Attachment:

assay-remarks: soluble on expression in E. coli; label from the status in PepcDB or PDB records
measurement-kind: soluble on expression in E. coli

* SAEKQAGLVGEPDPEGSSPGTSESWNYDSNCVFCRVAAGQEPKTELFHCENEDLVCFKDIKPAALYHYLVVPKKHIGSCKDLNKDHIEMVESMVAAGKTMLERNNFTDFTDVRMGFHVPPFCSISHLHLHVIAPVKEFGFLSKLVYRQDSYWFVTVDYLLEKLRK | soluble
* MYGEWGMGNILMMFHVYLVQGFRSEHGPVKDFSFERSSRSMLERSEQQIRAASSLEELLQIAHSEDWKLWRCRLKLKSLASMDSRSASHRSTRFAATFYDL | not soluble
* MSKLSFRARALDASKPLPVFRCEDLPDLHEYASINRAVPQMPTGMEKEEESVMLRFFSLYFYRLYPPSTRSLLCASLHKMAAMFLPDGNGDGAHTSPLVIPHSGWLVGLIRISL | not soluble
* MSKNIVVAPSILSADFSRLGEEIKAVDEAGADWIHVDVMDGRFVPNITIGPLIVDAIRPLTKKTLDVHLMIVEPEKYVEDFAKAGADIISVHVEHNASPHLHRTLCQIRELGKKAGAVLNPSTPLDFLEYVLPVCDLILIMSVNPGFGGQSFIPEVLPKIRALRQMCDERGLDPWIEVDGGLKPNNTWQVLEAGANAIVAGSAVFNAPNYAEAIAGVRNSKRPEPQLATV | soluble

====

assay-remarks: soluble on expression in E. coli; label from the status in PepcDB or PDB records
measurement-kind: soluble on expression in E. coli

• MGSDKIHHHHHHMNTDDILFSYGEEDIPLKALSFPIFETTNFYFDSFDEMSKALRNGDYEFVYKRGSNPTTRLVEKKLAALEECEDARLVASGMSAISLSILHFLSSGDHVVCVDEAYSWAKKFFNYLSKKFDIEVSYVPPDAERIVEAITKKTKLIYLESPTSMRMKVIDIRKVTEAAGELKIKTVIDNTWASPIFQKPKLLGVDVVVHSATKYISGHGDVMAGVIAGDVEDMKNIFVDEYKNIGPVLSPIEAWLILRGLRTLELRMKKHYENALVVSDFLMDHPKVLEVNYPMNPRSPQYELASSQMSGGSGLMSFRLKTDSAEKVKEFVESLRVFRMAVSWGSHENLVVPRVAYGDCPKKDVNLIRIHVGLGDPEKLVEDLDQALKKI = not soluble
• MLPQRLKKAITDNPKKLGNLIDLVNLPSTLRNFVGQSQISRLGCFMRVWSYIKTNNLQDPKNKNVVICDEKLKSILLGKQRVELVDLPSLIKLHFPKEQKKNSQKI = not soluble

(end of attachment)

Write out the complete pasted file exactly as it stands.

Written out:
assay-remarks: soluble on expression in E. coli; label from the status in PepcDB or PDB records
measurement-kind: soluble on expression in E. coli

* SAEKQAGLVGEPDPEGSSPGTSESWNYDSNCVFCRVAAGQEPKTELFHCENEDLVCFKDIKPAALYHYLVVPKKHIGSCKDLNKDHIEMVESMVAAGKTMLERNNFTDFTDVRMGFHVPPFCSISHLHLHVIAPVKEFGFLSKLVYRQDSYWFVTVDYLLEKLRK | soluble
* MYGEWGMGNILMMFHVYLVQGFRSEHGPVKDFSFERSSRSMLERSEQQIRAASSLEELLQIAHSEDWKLWRCRLKLKSLASMDSRSASHRSTRFAATFYDL | not soluble
* MSKLSFRARALDASKPLPVFRCEDLPDLHEYASINRAVPQMPTGMEKEEESVMLRFFSLYFYRLYPPSTRSLLCASLHKMAAMFLPDGNGDGAHTSPLVIPHSGWLVGLIRISL | not soluble
* MSKNIVVAPSILSADFSRLGEEIKAVDEAGADWIHVDVMDGRFVPNITIGPLIVDAIRPLTKKTLDVHLMIVEPEKYVEDFAKAGADIISVHVEHNASPHLHRTLCQIRELGKKAGAVLNPSTPLDFLEYVLPVCDLILIMSVNPGFGGQSFIPEVLPKIRALRQMCDERGLDPWIEVDGGLKPNNTWQVLEAGANAIVAGSAVFNAPNYAEAIAGVRNSKRPEPQLATV | soluble

====

assay-remarks: soluble on expression in E. coli; label from the status in PepcDB or PDB records
measurement-kind: soluble on expression in E. coli

• MGSDKIHHHHHHMNTDDILFSYGEEDIPLKALSFPIFETTNFYFDSFDEMSKALRNGDYEFVYKRGSNPTTRLVEKKLAALEECEDARLVASGMSAISLSILHFLSSGDHVVCVDEAYSWAKKFFNYLSKKFDIEVSYVPPDAERIVEAITKKTKLIYLESPTSMRMKVIDIRKVTEAAGELKIKTVIDNTWASPIFQKPKLLGVDVVVHSATKYISGHGDVMAGVIAGDVEDMKNIFVDEYKNIGPVLSPIEAWLILRGLRTLELRMKKHYENALVVSDFLMDHPKVLEVNYPMNPRSPQYELASSQMSGGSGLMSFRLKTDSAEKVKEFVESLRVFRMAVSWGSHENLVVPRVAYGDCPKKDVNLIRIHVGLGDPEKLVEDLDQALKKI = not soluble
• MLPQRLKKAITDNPKKLGNLIDLVNLPSTLRNFVGQSQISRLGCFMRVWSYIKTNNLQDPKNKNVVICDEKLKSILLGKQRVELVDLPSLIKLHFPKEQKKNSQKI = not soluble